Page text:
Pipkin said he would get out of the race if he could get a confirmation from Moore and Hubbard that the deal would go through, otherwise he was staying in the race.

State’s prosecutor Matt Hart’s last question asked how he decided to seek help from the authorities. Pipkin responded that he first asked a local district attorney, who in turn directed him to U.S. Attorney George Beck.  Finally, Pipkin contacted the Alabama Attorney General’s office.

After a quick question from the defense on whether or not Moore supported the economic development project, Pipkin and Baxley had a series of interesting exchanges, the most important being that Baxley made his point about Moore supporting the project.  Pipkin agreed that Moore supported the project, but quickly countered that Moore followed most of his vocal support with what he understood to be threats from Hubbard.

The defense said those were implied, not implicit.

Both the defense and the witness seemed on their toes at that point.

There seemed to be a slight edge to the questions that followed and most were met by a series of objections by the prosecution.

In what could be interpreted as a final jab at the witness, the defense asked Pipkin, who won the election?

After a brief pause, Pipkin responded.

The State’s next key witness was Keith Baker from the Alabama Attorney General’s office.

Baker testified that he had been investigating Moore and Hubbard. Baker said he was looking into a $12,000 a month lobbying contract between the Southeast Alabama Gas District (SEAGD) and Hubbard.

The defense had an objection with Hubbard’s relationship with SEAGD being brought into Moore’s trial.

After the objections and a quick break, Hart and Baker read Moore’s full previous testimony.

Hart read his previous comments and Baker read in the place of Moore.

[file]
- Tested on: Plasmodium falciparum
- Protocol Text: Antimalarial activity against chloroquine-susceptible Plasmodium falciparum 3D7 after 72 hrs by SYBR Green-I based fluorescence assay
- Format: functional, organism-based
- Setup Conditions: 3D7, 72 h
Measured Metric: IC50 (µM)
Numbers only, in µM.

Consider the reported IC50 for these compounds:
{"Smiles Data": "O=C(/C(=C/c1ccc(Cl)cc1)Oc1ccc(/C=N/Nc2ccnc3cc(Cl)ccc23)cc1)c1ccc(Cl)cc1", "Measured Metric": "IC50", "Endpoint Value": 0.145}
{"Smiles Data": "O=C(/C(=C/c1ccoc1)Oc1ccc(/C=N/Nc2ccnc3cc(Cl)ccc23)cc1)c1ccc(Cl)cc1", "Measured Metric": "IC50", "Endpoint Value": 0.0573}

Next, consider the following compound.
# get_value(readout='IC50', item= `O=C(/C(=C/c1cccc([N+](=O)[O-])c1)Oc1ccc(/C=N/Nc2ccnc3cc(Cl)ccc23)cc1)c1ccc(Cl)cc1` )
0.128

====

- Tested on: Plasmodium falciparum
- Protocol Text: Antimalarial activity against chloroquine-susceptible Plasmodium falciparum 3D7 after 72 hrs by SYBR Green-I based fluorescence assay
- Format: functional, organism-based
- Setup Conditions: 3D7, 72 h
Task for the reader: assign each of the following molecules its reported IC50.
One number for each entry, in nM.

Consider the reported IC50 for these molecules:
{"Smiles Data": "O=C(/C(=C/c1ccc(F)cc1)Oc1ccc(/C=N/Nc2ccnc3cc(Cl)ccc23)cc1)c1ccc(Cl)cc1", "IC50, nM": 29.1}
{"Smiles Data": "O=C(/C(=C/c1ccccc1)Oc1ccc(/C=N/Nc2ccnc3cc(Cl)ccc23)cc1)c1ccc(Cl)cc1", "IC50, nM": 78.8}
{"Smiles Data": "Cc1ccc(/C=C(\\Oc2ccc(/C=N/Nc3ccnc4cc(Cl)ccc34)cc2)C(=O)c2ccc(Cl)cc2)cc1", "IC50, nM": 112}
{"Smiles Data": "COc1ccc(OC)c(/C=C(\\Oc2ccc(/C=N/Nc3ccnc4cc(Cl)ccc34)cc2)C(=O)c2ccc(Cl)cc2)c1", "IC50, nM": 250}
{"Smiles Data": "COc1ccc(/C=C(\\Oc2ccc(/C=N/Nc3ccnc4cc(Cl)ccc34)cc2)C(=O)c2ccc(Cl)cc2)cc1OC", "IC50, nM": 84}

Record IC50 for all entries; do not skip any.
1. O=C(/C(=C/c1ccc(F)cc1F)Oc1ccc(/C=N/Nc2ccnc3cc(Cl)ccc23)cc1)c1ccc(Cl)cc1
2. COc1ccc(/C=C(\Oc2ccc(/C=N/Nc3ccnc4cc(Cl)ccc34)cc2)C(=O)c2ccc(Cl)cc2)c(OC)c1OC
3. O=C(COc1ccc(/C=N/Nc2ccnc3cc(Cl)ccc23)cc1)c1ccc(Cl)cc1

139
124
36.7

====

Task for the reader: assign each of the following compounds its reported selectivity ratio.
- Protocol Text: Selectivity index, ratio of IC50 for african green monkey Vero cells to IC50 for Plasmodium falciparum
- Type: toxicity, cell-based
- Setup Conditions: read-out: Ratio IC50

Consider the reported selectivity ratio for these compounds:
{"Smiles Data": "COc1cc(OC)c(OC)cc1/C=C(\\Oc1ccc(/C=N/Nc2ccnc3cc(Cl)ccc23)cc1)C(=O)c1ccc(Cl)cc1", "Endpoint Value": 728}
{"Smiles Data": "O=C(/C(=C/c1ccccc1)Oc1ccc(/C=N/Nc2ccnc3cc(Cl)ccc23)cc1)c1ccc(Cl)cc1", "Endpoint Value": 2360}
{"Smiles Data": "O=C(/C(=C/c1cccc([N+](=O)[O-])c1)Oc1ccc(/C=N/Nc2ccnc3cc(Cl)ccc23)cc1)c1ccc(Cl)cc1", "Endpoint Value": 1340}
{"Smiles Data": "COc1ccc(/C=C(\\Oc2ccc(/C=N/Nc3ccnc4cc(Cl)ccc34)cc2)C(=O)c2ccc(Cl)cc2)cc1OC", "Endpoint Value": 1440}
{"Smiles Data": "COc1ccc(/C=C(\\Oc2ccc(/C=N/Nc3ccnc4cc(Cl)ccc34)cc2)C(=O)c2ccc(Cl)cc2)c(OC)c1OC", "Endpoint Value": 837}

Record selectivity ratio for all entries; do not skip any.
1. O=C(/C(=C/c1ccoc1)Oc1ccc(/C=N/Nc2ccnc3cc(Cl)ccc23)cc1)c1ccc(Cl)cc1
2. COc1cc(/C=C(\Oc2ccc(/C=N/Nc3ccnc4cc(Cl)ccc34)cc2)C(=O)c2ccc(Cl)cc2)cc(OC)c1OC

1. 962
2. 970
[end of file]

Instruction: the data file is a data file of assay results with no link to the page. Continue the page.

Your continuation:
Hart asked Moore (Baker) if he heard about the possibility that if anyone ran against him the economic development project might not happen.

Moore responded, No, Sir.

Before closing, the prosecution showed testimony indicated Moore had the ability to alter his statements and he said there’s nothing that he wanted to change in his testimony.

During cross examination Baxley highlighted the fact that the ethics commission approved Hubbard’s contract and stated Hubbard’s client benefiting from more revenue due to EEC using natural gas was not a violation of the law.

After Baker exited the stand the defense offered a couple of motions, one of which would drop the charges against Moore from four to two and another that would directly acquit Moore.

They were both denied.

The defense then called its first witness.

Bill Newton, State Finance Director, took the stand.

Mr. Newton was asked about the budget and if more money was added to the Governor’s education budget. He responded that Governor Bentley requested $319 M and Hubbard put $324 M in it.

The Prosecution asked if that additional money was earmarked for the EEC deal and he said that it was not.

The questions for Mr. Newton dried up just about as quickly as he got comfortable.

There may be additional witnesses called before the stand.

Barry Moore may be the last.

 

Roby Releases Ebola Plan

By Brandon Moseley
Alabama Political Reporter